The news of the day is that a Brexit deal has been done between the UK and the EU – and it’s being heralded as progress. A great achievement by Boris Johnson and the bloc alike. A huge step forward.
But is it really a step forward if, in the year since Theresa May’s deal was negotiated, we have taken about a hundred steps back?
Now, just less than a year later, we are in almost exactly the same position as when May agreed a deal with the EU on 14 November 2018. And this time, we only have two weeks to go until we leave.
We’ve seen Johnson lose commons vote after commons vote, lose a Supreme Court Battle, and cause chaos in parliament and the Conservative party since his election.
What we shouldn’t forget is that May’s agreed deal only marked the start of her real problems, with her even facing a no confidence vote from some particularly disgruntled MPs in December. It seems naive to assume that, just because he’s had his fair share of problems so far, this deal will mean the end of Johnson’s.
Not only is there only two weeks to go until the Brexit deadline, Johnson does not even have the luxury that couldn’t save his predecessor – a majority in parliament. In fact, he has a majority of minus 43. He’s further weakened by the increasing support for a confirmatory referendum in parliament, now the official position of the Labour leadership and backed by more of his own or former Tory MPs. The Benn act weakens him further still.
Despite the achievement of a deal, which, let’s not forget, still has not been agreed by the DUP, it should be obvious to everyone that Johnson is in a far weaker position to deliver Brexit than Theresa May was. If she could not manage it then, how can he manage it now?
Johnson may have done the unexpected, but it’s because of how disastrous his premiership has been that reaching any sort of deal, achieving any sort of development, became so unexpected.
There is also an argument behind the overhyping of this deal. We’ve seen Johnson lose commons vote after commons vote, lose a Supreme Court Battle, and cause chaos in parliament and the Conservative party since his election. It is no surprise that people were sceptical he would be able to get a deal, so any progress he makes is, understandably, overhyped. When his previous actions have led people to rightfully expect the worst, anything but the worst seems like a victory, but maybe it shouldn’t.
Johnson may have done the unexpected, but it’s because of how disastrous his premiership has been that reaching any sort of deal, achieving any sort of development, became so unexpected. If his tactic was to be so terrible as to make people believe he could never do it so they’d be surprised when he did, then he’s played a blinder. I’m not entirely sure, by the amount of times we’ve heard no-deal mentioned that Johnson ever thought he could do it either.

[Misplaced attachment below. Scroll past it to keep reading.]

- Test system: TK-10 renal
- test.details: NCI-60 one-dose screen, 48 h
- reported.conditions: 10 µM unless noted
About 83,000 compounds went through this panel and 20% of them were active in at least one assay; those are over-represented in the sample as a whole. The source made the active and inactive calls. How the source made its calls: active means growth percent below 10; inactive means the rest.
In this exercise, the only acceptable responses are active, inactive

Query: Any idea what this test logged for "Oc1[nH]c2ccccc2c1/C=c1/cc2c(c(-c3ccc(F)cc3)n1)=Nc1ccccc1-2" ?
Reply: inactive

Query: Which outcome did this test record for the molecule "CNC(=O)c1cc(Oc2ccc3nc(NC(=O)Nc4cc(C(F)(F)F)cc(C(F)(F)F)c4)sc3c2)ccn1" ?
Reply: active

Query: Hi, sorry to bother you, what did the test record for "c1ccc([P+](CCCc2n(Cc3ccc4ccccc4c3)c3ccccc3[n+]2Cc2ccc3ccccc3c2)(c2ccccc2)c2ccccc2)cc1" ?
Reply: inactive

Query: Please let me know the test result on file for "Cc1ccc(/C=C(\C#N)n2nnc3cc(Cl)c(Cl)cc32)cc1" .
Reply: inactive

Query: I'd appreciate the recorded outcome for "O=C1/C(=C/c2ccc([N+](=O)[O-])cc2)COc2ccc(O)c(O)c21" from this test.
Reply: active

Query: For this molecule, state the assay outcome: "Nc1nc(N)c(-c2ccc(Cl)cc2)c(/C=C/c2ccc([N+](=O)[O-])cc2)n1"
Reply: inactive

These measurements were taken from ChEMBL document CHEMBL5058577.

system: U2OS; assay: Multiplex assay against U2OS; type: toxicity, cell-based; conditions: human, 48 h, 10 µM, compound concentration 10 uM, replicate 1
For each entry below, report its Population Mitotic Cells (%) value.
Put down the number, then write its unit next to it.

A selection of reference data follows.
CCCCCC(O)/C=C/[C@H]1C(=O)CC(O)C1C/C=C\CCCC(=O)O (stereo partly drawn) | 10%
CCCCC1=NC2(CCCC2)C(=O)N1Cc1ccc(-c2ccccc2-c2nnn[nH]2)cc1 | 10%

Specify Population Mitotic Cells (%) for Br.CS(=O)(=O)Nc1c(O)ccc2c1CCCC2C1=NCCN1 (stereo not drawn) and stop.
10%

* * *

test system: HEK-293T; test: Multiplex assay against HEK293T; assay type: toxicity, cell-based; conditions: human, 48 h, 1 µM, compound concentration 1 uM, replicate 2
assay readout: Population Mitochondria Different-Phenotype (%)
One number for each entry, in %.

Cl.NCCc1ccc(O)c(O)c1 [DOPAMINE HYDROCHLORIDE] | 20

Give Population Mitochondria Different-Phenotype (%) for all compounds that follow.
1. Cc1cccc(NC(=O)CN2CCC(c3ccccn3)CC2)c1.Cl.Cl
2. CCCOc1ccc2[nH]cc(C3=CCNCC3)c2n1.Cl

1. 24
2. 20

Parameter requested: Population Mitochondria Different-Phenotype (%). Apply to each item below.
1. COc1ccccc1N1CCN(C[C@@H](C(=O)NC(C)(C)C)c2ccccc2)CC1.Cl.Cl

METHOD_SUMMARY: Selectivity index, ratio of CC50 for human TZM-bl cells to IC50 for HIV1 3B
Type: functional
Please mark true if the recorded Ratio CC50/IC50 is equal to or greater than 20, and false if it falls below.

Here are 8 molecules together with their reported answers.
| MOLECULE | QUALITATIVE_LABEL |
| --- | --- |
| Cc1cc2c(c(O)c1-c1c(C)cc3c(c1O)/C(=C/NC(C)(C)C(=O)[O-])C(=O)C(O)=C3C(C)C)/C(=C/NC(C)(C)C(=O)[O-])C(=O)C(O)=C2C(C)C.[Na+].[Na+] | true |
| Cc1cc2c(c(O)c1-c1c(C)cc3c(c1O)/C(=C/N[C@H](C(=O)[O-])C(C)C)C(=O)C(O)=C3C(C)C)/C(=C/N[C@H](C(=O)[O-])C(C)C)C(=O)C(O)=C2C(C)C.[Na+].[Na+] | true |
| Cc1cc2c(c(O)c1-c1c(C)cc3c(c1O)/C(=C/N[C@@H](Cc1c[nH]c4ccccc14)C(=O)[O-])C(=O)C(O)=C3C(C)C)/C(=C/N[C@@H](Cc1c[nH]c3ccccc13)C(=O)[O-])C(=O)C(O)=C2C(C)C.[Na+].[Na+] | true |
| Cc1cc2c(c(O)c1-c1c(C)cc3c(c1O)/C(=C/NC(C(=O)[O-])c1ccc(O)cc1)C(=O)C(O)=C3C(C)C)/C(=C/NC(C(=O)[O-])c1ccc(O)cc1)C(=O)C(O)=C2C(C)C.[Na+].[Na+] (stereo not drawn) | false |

Just because diabetics might not have to stockpile insulin, just because the very worst aspects of Brexit might not be realised, it does not mean that Brexit will be good for the UK.
The dire circumstances set out in the Yellowhammer document, like food shortages, medicine shortages, and pile ups at Dover, may not be the case with this new deal – but we should still be careful. Just because diabetics might not have to stockpile insulin, just because the very worst aspects of Brexit might not be realised, it does not mean that Brexit will be good for the UK. If we have learnt anything over the past three and a half years, it should be that any form of Brexit would be a more damaging prospect than the current deal we have with the EU.
Johnson's spent the last few months just trying to build the boat, but now he has to actually see if it will float.
The last few months of chaos for the government has done damage to the Brexit dream. It was only recently that YouGov crunched the numbers on the 300 polls on Brexit and came to the conclusion that the polling evidence was “concrete”: there was now a majority for remain. It seems there are more MPs on board with the idea of a confirmatory referendum than ever more. And it should not be forgotten that the Kyle-Wilson amendment, that would attach a confirmatory vote to any deal, got the most votes of any of the indicative Brexit votes that were carried out in April.
As mentioned earlier, the agreement of a deal was actually only really the beginning of problems for May, and there’s every likelihood that this could be the case for Boris Johnson. After months of uncertainty and speculation, he is now just about in the same position as his unsuccessful predecessor.
In no way should it be assumed that it is smooth sailing for the prime minister from now on. To take that metaphor further, you could say he’s spent the last few months just trying to build the boat, but now he has to actually see if it will float.
Abby Tomlinson is a freelance journalist